Michael McFadyen's Scuba Diving - Batu Bolong, Indonesia
In September 2012 Kelly and I did a week long liveaboard dive trip in Indonesia which went from Bali to Komodo and back. We went on the MV Mermaid II. Click here to read about the boat. This is one of the dive sites we did on the trip. The trip heads north-east from Benoa Harbour on Bali out north of Lombok and then north of the other islands to Komodo Island and then down the eastern side of Komodo to the southernmost point of Komodo. For all dives on this trip we used 31% Nitrox, so bear this in mind when considering the bottom times we did.
Batu Bolong is a smallish rock that comes up from 40+ metres and is located towards the northern end of Linta Strait, the waterway that runs between Komodo and Rinja (Rinca) Islands. An approximate GPS mark for the dive spot is 8Â° 32' 17.5"S 119Â° 36' 38.4"E (using WGS84 as the datum). The site is east-north-east from the GPS mark.
|A satellite photo from Google Earth that shows the location of the dive site |
Batu Bolong is out in the middle of the strait and is affected to an extent by currents. Accordingly, the side you dive will be determined by the current. The southern side is dived when the current is from the north and the northern side when the current is from the south.
|A map of the dive site - north is at the bottom of the map|
Used courtesy of Mermaid Cruises
As with virtually all dive sites that you do when on MV Mermaid II, you use the RIB (rigid inflatable boat) to get to the start of the dive (and also to get back to the boat). The RIB will drop you normally about 20 metres off the rock.
As the current was from the north, we were dropped on the southern side. Once in the water, we dropped to 22 metres on a rock and coral slope. The bottom slopes very steeply, almost vertically on the eastern and western sides, to the depths.
|One of the many large barrel sponges||Red gorgonias are all over the place |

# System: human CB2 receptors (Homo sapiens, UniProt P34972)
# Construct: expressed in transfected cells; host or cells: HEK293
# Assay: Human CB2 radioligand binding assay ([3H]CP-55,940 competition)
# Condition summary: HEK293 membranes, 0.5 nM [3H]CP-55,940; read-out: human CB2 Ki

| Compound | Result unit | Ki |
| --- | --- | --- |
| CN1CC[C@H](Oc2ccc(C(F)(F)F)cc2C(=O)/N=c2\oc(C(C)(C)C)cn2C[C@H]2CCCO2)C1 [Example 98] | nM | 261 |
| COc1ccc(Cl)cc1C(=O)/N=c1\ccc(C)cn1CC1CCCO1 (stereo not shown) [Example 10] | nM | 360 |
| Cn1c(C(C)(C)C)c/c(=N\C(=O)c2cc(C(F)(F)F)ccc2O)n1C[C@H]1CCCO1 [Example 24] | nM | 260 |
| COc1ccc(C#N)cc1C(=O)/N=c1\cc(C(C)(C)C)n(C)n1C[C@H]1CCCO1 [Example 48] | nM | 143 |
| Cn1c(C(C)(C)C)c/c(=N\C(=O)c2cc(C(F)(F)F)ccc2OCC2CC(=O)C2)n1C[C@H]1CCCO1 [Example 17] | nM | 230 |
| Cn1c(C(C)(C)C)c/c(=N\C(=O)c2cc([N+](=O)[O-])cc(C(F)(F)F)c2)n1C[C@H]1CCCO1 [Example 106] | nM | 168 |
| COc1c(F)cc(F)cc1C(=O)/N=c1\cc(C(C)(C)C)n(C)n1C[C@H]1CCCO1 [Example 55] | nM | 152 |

|Kelly on a very colourful|
section of the reef
|White gorgonia on the wall|
The slope has lots of small gorgonias and small barrel sponges. It is very colourful, with bright sponges and other marine life really making this one of the most attractive dive sites I have ever done.
We work our way around the rock towards the eastern side, dropping to about 30 metres as we go. Once on the eastern side we find the current a bit too strong to make it easy to go past here, so we turn around and go back towards the west. We see a number of turtles in this area, including one that is eating sponges.
There are some huge hump-headed wrasse at this site and a white-tipped reef shark swims by us. There are many firefish (lionfish) and we see a couple more turtles. At the western side we again strike the current. We have gradually ascended to about 16 metres, so we turn and again head east.
|A turtle||Kelly videoing another turtle|
This is repeated till we are back at the western side again. Here there are hundreds of small fish eating at something on the rocks. A close examination reveals that they are eating the millions of sergeant major eggs that have been laid on the rocks. A few sergeant majors are trying to defend their offspring without any success. Such is life (as Ned Kelly once said)!
Back towards the south we see two huge moray eels, one the biggest I have ever seen. It is truly enormous but will not come out enough for me to take its photograph. We end the dive in about five metres, spending more than 15 minutes here before we ascended.
|Kelly and starry pufferfish ||A white-tipped reef shark and a turtle|
After our ascent, we have to wait a while to be picked up as most of the other divers from our boat have ascended at the same time. We stick together and the current swirls and takes us in a large circle away from the rock and back again before we head off to the south. We are finally collected a few hundred metres south of the rock.
This was an really great dive site, perhaps with the most colourful bottom I have ever seen. The visibility was 30 metres and the water temperature was about 27Â°C. Click here to return to see the dive profile from my computer.
Click here to return to the list of sites we did on our MV Mermaid II trip.